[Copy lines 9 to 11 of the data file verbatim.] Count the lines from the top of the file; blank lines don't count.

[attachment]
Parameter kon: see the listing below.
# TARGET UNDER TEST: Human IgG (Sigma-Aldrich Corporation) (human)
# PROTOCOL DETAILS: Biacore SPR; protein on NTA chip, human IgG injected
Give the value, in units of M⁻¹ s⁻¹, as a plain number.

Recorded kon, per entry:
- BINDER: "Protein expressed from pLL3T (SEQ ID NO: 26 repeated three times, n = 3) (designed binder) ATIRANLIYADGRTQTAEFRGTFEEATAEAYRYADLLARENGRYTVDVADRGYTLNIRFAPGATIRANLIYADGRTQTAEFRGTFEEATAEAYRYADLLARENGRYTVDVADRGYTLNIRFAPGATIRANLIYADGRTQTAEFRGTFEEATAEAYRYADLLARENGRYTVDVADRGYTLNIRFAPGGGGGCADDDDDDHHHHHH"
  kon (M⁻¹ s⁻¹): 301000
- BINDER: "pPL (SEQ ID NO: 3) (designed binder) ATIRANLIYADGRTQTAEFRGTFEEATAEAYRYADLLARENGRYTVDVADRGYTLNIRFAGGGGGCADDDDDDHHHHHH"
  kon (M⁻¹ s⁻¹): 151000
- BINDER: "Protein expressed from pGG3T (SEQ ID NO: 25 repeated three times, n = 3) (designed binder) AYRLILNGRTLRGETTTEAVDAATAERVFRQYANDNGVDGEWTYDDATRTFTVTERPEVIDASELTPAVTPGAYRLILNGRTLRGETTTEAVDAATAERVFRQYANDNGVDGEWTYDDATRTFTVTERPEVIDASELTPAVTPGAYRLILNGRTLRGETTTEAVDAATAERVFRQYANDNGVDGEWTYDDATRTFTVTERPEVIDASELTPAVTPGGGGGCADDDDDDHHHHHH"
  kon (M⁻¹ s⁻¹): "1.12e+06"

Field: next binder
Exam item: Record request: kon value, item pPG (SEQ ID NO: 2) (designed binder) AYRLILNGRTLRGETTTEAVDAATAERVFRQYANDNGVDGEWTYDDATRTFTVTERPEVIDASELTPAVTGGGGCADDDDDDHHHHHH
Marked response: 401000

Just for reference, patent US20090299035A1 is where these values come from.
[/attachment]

  kon (M⁻¹ s⁻¹): 151000
- BINDER: "Protein expressed from pGG3T (SEQ ID NO: 25 repeated three times, n = 3) (designed binder) AYRLILNGRTLRGETTTEAVDAATAERVFRQYANDNGVDGEWTYDDATRTFTVTERPEVIDASELTPAVTPGAYRLILNGRTLRGETTTEAVDAATAERVFRQYANDNGVDGEWTYDDATRTFTVTERPEVIDASELTPAVTPGAYRLILNGRTLRGETTTEAVDAATAERVFRQYANDNGVDGEWTYDDATRTFTVTERPEVIDASELTPAVTPGGGGGCADDDDDDHHHHHH"
  kon (M⁻¹ s⁻¹): "1.12e+06"